Pro: Sunshine, if available, is free to cook emergency meals.

Con: Fairly expensive, and I don’t recommend these if you have little consistent sunshine in your area.

Fuel: Sunshine

I hope this post today gets you excited about being prepared to cook emergency meals after a disaster. Please practice now with any cooking device you may have purchased. If you haven’t already, please get them out of the box and learn how to use them. Practice cooking with them today before an unforeseen emergency hits your neighborhood. May God bless you for being prepared.

My Book: “Prepare Your Family for Survival” by Linda Loosli

Copyright Images: Firepit: AdobeStock_11610595 by Acik, Dutch Oven: AdobeStock_57870160 by svetlankahappy

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  1. Great article, as all your articles. We cooked on our back porch during hurricane Irma and three days after due to power outages in the neighborhood. We had two 25 pound propane tanks full of fuel and three heavy duty burners. We store canned, frozen and dehydrated foods all year so we had ample to choose from. It wasn’t fun cooking on the porch but we didn’t miss a meal. Thankful we plan ahead for the worst and hope for the best.

    1. Oh, Roland, I love your comment. I love having my readers realize what happens when others have a power outage. You’re a good example to others to prepare for the worst before it hits. Good job! Great comment! Linda

  2. Actually there are so many ways to cook outside and I have used the innertube or truck tire with a piece of mirror and a piece of glass with a black painted pot, cooks great in the heat of the sun, especially in the desert, taught a lot of folks in Baja to cook this way.. I used the innertube as it was easier to transport.. and a window pane of glass and a black painted piece of plywood instead of the mirror. blown up tube, on top of the black plywood, with black pot and lid or glass lid, window glass over the top so as to keep the heat in…YOUR food can not over cook, just stay about 300 or more degrees with the sun hitting it, best starting on a rocket stove to bring to a boil first to shorten time.. I am making a rocket stove to blend into my garden using one of the chiminea about 3 foot tall, using stove pipe inside of it, a short foot long and a2 foot one with one elbow all in about 5 inch thin pipe, this is the kind that comes flat and you bend and snap together.. pack around the bottom part of the pipe with sand to insulate and put an old grate off of a gas stove on top.. start small pieces of paper, cardboard, my candlewax and wood shavings or what ever available and use small branches or kindling and start cooking I have cooked with just my tuna cans of wax and sawdust or small shavings, no wick needed as the bits of wood stand up out of the wax and light quickly, nothing like a frying pan of fresh caught fish tacos over a tin can stove…again, use a grate to let the heat come up to the pan….and exhaust out under the pan or the stove will suffocate. so just think of what you have and work from there, I do have a 5th wheel with a few tanks, must check them out but when in need, use what you can find..even a cardboard box with a few of the aluminum cookie trays from a dollar store can make a sun oven, let the kids try this one.. also saw where some make a HOT cooker from a satellite dish, the small ones that they put on roofs//just cover with aluminum foil or paint… but beware, it gets too hot to touch…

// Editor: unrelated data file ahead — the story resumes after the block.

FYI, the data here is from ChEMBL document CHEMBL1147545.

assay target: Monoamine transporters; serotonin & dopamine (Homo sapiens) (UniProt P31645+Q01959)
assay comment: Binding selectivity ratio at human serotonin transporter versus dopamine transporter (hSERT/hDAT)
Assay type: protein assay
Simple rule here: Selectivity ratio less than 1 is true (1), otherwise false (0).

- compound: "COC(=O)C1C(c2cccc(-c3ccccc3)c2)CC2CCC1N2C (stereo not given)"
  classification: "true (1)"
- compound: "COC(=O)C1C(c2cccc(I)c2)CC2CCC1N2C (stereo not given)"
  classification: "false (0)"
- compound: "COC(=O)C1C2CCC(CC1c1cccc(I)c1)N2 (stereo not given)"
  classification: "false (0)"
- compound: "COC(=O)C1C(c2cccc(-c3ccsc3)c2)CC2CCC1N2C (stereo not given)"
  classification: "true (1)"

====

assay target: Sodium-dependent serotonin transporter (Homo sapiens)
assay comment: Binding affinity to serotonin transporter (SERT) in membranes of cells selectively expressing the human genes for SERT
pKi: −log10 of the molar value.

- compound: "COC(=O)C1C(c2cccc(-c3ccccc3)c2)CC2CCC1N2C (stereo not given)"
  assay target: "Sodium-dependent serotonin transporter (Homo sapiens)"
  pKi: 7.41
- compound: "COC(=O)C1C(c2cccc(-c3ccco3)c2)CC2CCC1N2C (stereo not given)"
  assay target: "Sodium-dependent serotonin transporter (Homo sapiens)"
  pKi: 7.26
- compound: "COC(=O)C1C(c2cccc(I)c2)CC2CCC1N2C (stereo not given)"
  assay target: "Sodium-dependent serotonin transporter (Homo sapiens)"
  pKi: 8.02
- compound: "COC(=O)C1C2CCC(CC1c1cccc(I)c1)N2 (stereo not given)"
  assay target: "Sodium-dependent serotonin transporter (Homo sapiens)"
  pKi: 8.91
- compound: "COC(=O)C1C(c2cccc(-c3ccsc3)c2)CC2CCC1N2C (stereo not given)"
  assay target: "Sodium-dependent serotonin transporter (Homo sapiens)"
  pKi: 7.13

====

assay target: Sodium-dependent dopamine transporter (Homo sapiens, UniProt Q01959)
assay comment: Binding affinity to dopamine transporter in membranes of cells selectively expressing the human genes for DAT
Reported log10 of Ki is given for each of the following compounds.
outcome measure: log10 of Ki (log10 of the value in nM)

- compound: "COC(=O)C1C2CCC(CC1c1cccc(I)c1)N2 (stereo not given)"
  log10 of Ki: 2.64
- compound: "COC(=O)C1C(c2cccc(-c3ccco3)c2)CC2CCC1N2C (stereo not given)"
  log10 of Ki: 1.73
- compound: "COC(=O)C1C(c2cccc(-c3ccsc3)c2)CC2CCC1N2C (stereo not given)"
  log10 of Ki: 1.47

3. Great recap of items to be used to prepare MEALS. Some other items I have on hand for “inside table – top prep” is several sized Fondue Pots for heating water or the packaged food stuffs or canned products. Banquet canned heat supply or tea light candles are easy access. Yes limited fuel can be exhausted but quick and efficient for a cup of coco as you mentioned. I Also have a Quick Cook Pot that uses chemical pads activated by water for the same reason. I have some “heater meals” in stored supplies for same quick prep in a pinch. Having a fire pit, cast iron Dutch Oven, charcoal BBQ implements even a fireplace hearth can be considered.

  4. If you’re stuck indoors and can’t cook outside, another safe alternative are the Sterno camping stoves. Can’t quite boil water, but can get it more than hot enough to rehydrate FD meals or cook any canned food. I haven’t tried frying on it, as I suspect it’s not hot enough, but in a pinch this can get you some hot food and beverages while hunkering down inside. Obviously once you run out of Sterno cans, then this is fairly pointless, but I have some in case we’re stuck in the basement for 2 weeks, so we’re not stuck eating cold food until we can go back outside.

  5. Since I live in a rural area I am able to ask a farmer close by to give me a tractor tire rim. I have used
    it many time and you can use all types of “fuel” to use in it. Also with it if you are careful and have
    the right size you can use a BBQ grill to put over the flames to use it to cook on. Another thing you can
    use is your rack out of your oven. Lay it across the top of the rim and you can set your pans on it. Also
    with this like the portable fire pits you can move from place to place to use.

  6. I live in the country and I am the last one on my electric line in a rural electric co-op. We depend on electricity to pump our septic line and our water pump, as well as just about everything else. I purposely chose a (propane) gas stove last time I had to change appliances just so we could cook in the event of a power shortage. Good thing, too – we lost power for six days after Hurricane Irma. I was able to make coffee (using a French press, pre-ground coffee beans, and stored water) and cook anything on the stove. We used paper products on which to eat and drink. Once we got our portable generator going, we were able to run the water pump. We have an outside shower with a propane on-demand heater so that is where we took care of personal hygeine. Since we knew it was coming, all the clothes had been washed ahead of time.We decided to treat the whole thing as one of our primitive camping trips. Instead of a frustrating week, we were simply mildly inconvenienced. We were glad that we were prepared!